Labour has unveiled new plans to help murder victims' grieving relatives.
Shadow justice secretary Sadiq Khan pledged to strengthen existing practices which see police forces appoint family liaison officers to bereaved families.
He told Labour's conference in Liverpool: "A future Labour Government will introduce a new victims' law as called for by the Victims' Commissioner, Louise Casey, enshrined in statute so the rights of bereaved families of victims of homicide are honoured."
He said the law would "deliver effective justice and treat victims with respect and dignity".
Mr Khan told delegates the plans would "support victims through all stages of the process, including the deeply traumatic experience of when a case reaches court".
He added: "Under Labour, victims will be at the heart of our criminal justice system and I will work with victims groups to ensure we get this right."
Mr Khan's wide-ranging speech included criticism of the Government's police cuts and an attack on Justice Secretary Ken Clarke's infamous radio interview where he claimed there were different types of rape.
The shadow justice secretary hailed Labour's record on law and order during its 13 years in power, telling the Arena and Convention Centre: "On our watch, we prioritised victims of rape, we strengthened the law on consent, trained 500 more specialist rape prosecutors and increased investment on centres offering help to victims of rape and sexual assaults.
"And, because of human rights legislation, rape victims are no longer put through the traumatic experience of being cross-examined in person by their alleged assailants."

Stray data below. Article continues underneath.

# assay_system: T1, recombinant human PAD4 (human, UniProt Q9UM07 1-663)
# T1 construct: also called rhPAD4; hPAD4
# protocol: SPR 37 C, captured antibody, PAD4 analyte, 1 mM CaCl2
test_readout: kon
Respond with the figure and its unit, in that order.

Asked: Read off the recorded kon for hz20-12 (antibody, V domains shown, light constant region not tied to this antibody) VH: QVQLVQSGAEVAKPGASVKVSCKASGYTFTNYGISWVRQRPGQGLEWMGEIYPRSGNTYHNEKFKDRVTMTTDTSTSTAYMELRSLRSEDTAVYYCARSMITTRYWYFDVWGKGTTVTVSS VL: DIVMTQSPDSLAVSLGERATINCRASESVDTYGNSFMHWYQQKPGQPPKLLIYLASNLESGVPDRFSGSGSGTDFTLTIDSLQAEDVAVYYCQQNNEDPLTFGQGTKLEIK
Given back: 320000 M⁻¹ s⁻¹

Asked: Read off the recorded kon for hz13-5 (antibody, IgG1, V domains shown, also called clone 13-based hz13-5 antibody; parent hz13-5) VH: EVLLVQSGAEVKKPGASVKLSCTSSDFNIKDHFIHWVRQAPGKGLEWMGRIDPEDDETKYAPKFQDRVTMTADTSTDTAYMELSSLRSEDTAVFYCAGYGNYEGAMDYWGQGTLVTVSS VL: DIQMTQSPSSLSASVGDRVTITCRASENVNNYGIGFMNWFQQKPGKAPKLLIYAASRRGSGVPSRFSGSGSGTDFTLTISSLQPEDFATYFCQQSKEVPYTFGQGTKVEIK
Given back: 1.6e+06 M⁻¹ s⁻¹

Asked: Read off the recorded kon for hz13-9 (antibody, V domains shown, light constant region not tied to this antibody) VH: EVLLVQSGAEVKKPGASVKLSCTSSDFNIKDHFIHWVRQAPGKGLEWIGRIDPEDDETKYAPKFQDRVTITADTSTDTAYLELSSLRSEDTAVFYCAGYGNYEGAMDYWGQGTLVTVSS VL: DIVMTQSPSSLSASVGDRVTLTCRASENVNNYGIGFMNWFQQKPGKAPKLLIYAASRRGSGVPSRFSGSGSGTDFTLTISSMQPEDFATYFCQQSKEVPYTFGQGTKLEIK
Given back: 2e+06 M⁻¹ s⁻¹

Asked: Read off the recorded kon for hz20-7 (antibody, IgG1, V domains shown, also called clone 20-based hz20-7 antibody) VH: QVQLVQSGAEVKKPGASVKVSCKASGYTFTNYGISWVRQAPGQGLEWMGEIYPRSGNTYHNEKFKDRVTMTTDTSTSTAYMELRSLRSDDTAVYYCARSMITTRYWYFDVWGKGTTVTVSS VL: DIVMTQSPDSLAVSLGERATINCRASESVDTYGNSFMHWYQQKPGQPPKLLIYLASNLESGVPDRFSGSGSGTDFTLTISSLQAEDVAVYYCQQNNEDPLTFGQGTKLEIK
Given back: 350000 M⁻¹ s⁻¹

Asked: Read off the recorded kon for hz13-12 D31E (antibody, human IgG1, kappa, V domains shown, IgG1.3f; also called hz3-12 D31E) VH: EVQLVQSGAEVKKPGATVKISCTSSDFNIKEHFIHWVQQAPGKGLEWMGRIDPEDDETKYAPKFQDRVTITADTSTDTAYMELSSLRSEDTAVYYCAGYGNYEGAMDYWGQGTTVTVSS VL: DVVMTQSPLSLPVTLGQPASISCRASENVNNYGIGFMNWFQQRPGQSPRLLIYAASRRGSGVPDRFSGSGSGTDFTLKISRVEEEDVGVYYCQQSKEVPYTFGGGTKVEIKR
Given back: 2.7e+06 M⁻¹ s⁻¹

A Ministry of Justice spokeswoman said later: "The Government recognises the immense trauma suffered by families bereaved by murder and manslaughter.
"This is why we have invested £2.75 million in the homicide service and specialist groups this year, to provide bereaved families with a dedicated caseworker, emotional support and practical help.
"We are also reviewing victims' services, including the victims' code which enshrines victims' rights, to ensure everyone receives the best support throughout the criminal justice process.
"This will be followed shortly by a full public consultation."
But Policing Minister Nick Herbert said Labour's pledge to set up an inquiry was "an abdication of any kind of political leadership".
"I'm afraid that Labour's announcement today merely reveals the curiosity of their policy on policing which seems to me to consist of opportunistic opposition to cuts - in spite of the fact that they themselves are committed to cut public spending on policing by over £1 million a year - and now subcontracting decisions on police reform, reform which they espoused in government and are now opportunistically opposing, to a committee.
"This is not political leadership.
"This is an abdication of any kind of political leadership."
Speaking at the Police Foundation's annual conference in central London, he said there was simply no time for an inquiry or Royal Commission into policing, adding: "You cannot contract out political leadership."
"The fiscal challenge is urgent, there's no time for delay," he said.
"There is little use setting up committees of wise men if you don't even acknowledge there are problems to be solved."
Mr Herbert added: "We cannot rely on committees of experts consulting other experts.
"Our reforms will give the people a voice."